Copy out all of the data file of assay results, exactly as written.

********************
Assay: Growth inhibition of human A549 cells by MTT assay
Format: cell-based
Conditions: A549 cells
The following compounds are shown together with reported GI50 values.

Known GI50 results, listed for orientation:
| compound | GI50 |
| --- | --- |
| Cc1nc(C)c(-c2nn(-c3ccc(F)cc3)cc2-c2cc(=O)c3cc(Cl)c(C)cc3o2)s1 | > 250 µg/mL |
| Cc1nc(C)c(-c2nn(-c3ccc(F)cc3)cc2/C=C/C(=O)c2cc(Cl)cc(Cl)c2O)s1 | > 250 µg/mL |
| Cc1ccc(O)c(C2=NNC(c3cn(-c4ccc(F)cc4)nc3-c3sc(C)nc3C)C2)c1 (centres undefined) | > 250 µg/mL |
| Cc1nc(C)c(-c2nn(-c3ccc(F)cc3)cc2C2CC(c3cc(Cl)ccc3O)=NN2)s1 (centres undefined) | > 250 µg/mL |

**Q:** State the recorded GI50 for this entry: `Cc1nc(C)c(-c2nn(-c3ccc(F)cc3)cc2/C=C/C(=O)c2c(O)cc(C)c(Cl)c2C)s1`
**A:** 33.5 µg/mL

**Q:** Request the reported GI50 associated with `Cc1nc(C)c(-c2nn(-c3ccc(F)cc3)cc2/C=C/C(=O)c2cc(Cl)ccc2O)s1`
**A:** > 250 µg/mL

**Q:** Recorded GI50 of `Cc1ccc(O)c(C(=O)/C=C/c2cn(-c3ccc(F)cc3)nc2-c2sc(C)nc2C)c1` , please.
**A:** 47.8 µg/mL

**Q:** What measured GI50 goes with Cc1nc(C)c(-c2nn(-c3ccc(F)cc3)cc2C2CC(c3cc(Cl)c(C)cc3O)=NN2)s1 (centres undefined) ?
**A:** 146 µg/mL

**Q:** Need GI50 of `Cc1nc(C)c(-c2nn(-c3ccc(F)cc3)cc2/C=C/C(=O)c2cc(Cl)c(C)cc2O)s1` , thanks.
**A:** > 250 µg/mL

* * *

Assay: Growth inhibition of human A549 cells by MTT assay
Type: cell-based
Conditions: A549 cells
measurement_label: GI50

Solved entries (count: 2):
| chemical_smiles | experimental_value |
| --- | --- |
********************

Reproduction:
Assay: Growth inhibition of human A549 cells by MTT assay
Format: cell-based
Conditions: A549 cells
The following compounds are shown together with reported GI50 values.

Known GI50 results, listed for orientation:
| compound | GI50 |
| --- | --- |
| Cc1nc(C)c(-c2nn(-c3ccc(F)cc3)cc2-c2cc(=O)c3cc(Cl)c(C)cc3o2)s1 | > 250 µg/mL |
| Cc1nc(C)c(-c2nn(-c3ccc(F)cc3)cc2/C=C/C(=O)c2cc(Cl)cc(Cl)c2O)s1 | > 250 µg/mL |
| Cc1ccc(O)c(C2=NNC(c3cn(-c4ccc(F)cc4)nc3-c3sc(C)nc3C)C2)c1 (centres undefined) | > 250 µg/mL |
| Cc1nc(C)c(-c2nn(-c3ccc(F)cc3)cc2C2CC(c3cc(Cl)ccc3O)=NN2)s1 (centres undefined) | > 250 µg/mL |

**Q:** State the recorded GI50 for this entry: `Cc1nc(C)c(-c2nn(-c3ccc(F)cc3)cc2/C=C/C(=O)c2c(O)cc(C)c(Cl)c2C)s1`
**A:** 33.5 µg/mL

**Q:** Request the reported GI50 associated with `Cc1nc(C)c(-c2nn(-c3ccc(F)cc3)cc2/C=C/C(=O)c2cc(Cl)ccc2O)s1`
**A:** > 250 µg/mL

**Q:** Recorded GI50 of `Cc1ccc(O)c(C(=O)/C=C/c2cn(-c3ccc(F)cc3)nc2-c2sc(C)nc2C)c1` , please.
**A:** 47.8 µg/mL

**Q:** What measured GI50 goes with Cc1nc(C)c(-c2nn(-c3ccc(F)cc3)cc2C2CC(c3cc(Cl)c(C)cc3O)=NN2)s1 (centres undefined) ?
**A:** 146 µg/mL

**Q:** Need GI50 of `Cc1nc(C)c(-c2nn(-c3ccc(F)cc3)cc2/C=C/C(=O)c2cc(Cl)c(C)cc2O)s1` , thanks.
**A:** > 250 µg/mL

* * *

Assay: Growth inhibition of human A549 cells by MTT assay
Type: cell-based
Conditions: A549 cells
measurement_label: GI50

Solved entries (count: 2):
| chemical_smiles | experimental_value |
| --- | --- |